Buying Your Cable Box: How many times over have you “paid” for your crappy old cable box with those monthly lease fees? Ever wish you could just buy a new and better featured box to plug into your cable service? Thanks to the new Federal Communications Commission regulation which went into effect July 1, cable companies have to open themselves up to just such competition. The ruling bars cable companies from locking security and navigation functions inside the box, forcing them to put that smart stuff in removable CableCards (essentially, mini- tuners) which can be installed in after- market products (TVs, DVRs) as well as cable company supplied products.
The National Cable Television Association argued that this ruling will force the cable industry to spend more on every new box it must now build with a CableCard slot , with the extra cost passed on to the consumer (probably a hundred times over). But the FCC wasn’t buying that argument, at least not from major players like Comcast and Time-Warner. The commission did, however, offer a last minute reprieve to a bunch of smaller cable companies and Verizon’s new fiber optic cable based service, under the condition that these operations convert by Feb. 17, 2009 to an all digital video system (the day when analog TV is supposed to be shut down). Some cablers got a postponement of order until Sept. 1, 2007, when they’ll ostensibly be able to actually buy boxes with CableCard features.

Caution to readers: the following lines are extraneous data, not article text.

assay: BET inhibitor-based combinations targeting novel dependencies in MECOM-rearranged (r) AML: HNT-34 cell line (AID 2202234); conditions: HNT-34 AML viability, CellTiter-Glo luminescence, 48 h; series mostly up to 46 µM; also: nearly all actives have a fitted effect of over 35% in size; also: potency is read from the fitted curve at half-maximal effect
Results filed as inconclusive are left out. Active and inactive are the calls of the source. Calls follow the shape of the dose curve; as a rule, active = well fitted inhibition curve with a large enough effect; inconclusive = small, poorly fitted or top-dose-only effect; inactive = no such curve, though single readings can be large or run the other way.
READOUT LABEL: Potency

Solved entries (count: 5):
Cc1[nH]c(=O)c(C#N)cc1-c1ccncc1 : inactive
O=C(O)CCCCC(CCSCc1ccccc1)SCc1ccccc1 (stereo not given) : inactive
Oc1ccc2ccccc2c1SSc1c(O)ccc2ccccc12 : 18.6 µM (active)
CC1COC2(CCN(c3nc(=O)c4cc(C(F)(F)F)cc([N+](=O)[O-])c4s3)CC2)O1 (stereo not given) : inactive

Some un-aligned brands like Sony and TiVo already offer replacement set top boxes with one-way CableCard slots, and there are a bunch of TV models that can take a CableCard for “box-less” cable viewing. Clearly, this new FCC mandate will now force the tail-dragging cable industry to finalize and offer two-way CableCards, too – needed for program guide and Video on Demand access. Digeo’s Moxi brand recently previewed a very cool retail product alternative to TiVo – a high def receiver/DVR equipped with two, two-way CableCard slots and the ability to send different HD programming (live or recorded) to two TVs simultaneously. Like TiVo, the Moxi has access to a special and much richer custom program guide. So this box doesn’t really need the cable provider to offer two-way CableCard interactivity, at least in the short run. Due out later this year, the Moxi box will be priced “competitively” with TiVo offerings.